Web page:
Haver curtailed her Hollywood career after marrying MacMurray, with one final appearance on the Lucy-Desi Comedy Hour in 1958 as herself. She stated that she had no desire to act further, "I lost it all [desire]. I'm remaining a private citizen and will stay at home and has been supplanted by something better. Now that I have four children in the family I have a lot to keep me busy". MacMurray did not believe that it was his place to keep Haver from acting, stating "...I'd hate to be the one to keep her off the screen...the decision is up to her. I'd rather have her at home, but if she wants to make a picture, it's okay with me".
Much like his marriage to Lamont, this union was by all accounts stable and happy. They remained married until MacMurray's death in 1991.

Like many Hollywood contemporaries, MacMurray was a Republican politically, although he was not particularly outspoken about his beliefs. When speaking with columnist Parsons in 1947 about the Red Scare in Hollywood, the actor noted "I suppose there really are some Reds in Hollywood...but don't you think that actually some of the people...get that reputation because they talk too much about things they don't understand? I don't think an actor has any business to discuss politics unless he is an authority..." He is further quoted "...just because I happen to be an actor I shouldn't get up and say 'vote for this man', knowing as little as I know about him...I'm a family man and that's about it".
He joined a long list of other Hollywood stars as a member of the Hollywood Anti-Nazi League, which was organized by the Communist Party of the USA in 1936. MacMurray appeared on stage along with other conservative luminaries stumping for Thomas Dewey in the 1944 Presidential election, and he supported Ronald Reagan for Governor of California in 1966.

Illness and death

A lifelong heavy smoker, MacMurray had throat cancer in the late 1970s, and it recurred in 1987. He had a severe stroke in December 1988 that paralyzed his right side and affected his speech. With therapy, he made a 90 percent recovery.
After suffering from leukemia for more than a decade, MacMurray died of pneumonia on November 5, 1991, in Santa Monica, California.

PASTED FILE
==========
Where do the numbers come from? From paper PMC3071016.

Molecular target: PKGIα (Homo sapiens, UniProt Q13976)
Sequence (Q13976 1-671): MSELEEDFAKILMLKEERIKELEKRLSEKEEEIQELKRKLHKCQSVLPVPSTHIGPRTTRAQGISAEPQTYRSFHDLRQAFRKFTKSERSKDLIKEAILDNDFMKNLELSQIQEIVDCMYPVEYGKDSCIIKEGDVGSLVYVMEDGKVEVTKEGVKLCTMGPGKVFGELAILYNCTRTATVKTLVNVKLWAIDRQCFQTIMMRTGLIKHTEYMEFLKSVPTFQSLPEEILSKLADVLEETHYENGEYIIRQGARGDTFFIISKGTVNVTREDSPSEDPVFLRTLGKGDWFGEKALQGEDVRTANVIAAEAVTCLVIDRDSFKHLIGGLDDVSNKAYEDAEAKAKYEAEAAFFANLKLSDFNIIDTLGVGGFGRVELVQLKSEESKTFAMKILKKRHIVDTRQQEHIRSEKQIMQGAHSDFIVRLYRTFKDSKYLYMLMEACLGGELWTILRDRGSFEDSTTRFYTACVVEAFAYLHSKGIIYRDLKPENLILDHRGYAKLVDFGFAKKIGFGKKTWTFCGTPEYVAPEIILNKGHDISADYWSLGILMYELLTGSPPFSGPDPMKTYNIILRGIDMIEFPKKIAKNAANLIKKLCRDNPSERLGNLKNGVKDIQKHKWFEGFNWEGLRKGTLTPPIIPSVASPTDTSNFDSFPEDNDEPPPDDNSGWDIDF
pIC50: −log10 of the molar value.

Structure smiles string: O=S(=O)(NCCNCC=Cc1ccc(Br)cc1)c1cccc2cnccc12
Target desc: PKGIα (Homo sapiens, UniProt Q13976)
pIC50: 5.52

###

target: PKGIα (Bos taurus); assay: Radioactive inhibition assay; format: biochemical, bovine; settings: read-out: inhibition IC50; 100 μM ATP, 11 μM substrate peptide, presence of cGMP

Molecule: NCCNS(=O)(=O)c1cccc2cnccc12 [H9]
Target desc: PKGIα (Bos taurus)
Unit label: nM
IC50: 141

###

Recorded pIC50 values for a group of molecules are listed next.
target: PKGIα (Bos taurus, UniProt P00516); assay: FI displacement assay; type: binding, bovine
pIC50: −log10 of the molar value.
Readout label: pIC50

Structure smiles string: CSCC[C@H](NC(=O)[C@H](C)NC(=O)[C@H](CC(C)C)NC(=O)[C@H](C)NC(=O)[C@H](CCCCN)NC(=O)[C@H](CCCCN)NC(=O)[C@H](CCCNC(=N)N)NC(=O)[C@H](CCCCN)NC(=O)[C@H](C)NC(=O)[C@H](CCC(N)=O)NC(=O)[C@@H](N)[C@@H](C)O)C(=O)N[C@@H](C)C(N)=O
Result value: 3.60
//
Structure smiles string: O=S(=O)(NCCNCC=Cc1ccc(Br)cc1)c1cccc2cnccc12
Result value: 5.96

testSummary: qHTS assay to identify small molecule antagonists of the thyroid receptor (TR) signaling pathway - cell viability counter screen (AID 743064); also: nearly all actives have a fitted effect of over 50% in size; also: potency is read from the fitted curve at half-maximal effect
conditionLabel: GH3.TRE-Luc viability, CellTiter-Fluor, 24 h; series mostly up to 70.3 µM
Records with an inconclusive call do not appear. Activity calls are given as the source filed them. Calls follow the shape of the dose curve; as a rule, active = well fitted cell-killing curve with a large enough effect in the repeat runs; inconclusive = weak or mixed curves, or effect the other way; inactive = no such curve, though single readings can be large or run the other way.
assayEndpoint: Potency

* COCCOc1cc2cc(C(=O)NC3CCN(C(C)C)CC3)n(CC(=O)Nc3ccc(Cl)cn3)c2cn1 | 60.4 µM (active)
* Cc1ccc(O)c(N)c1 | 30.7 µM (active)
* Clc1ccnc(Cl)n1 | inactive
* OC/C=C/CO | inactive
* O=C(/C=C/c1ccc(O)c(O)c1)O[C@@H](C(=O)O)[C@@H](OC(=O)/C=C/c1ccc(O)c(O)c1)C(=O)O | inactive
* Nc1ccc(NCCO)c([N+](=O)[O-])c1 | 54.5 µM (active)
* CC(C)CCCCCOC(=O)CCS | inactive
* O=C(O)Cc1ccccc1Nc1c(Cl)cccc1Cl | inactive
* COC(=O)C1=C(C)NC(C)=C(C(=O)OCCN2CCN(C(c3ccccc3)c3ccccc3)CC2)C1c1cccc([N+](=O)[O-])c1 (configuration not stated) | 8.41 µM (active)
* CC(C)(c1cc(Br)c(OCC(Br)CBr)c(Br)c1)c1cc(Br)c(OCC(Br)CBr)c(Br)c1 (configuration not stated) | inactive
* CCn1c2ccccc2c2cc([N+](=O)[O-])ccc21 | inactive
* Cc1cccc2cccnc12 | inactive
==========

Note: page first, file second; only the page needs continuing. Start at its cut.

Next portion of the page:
Awards and influence
In 1939, artist C. C. Beck used MacMurray as the initial model for the superhero character who became Fawcett Comics' Captain Marvel.
MacMurray was nominated for a Golden Globe Award for Best Actor – Motion Picture Musical or Comedy for The Absent-Minded Professor. He was the first person honored as a Disney Legend in 1987.

The Academy Film Archive houses the Fred MacMurray-June Haver Collection. The film materials are complemented by papers at the Academy's Margaret Herrick Library.



Short subjects



Lux Radio Theatre – Pete Dawes ("The Gilded Lily") (1937), Victor Hallam ("Another Language") (1937), John Horace Mason ("Made for Each Other") (1940), Bill Dunnigan ("The Miracle of the Bells) (1948)
The Screen Guild Theater – The Philadelphia Story (1942)
Screen Directors Playhouse – Take a Letter, Darling (1951)
Bright Star – George Harvey (1952–53)
Lux Summer Theatre – The Lady and the Tumblers (1953)
The Martin and Lewis Show – Himself (1953)


Further reading
Tranberg, Charles (2007). Fred MacMurray: A Biography. Albany, Ga.: BearManor Media. ISBN 978-1593930998. OCLC 154698936.
Arts & Entertainment December 17, 1996 video biography

External links

Fred MacMurray at IMDb
Fred MacMurray at Rotten Tomatoes
MacMurray Ranch timeline (documents MacMurray's involvement with the ranch)
Fred MacMurray, A&E Biography on YouTube

Biography from Wikipedia (see original) under licence CC BY-SA 3.0


Geographical origins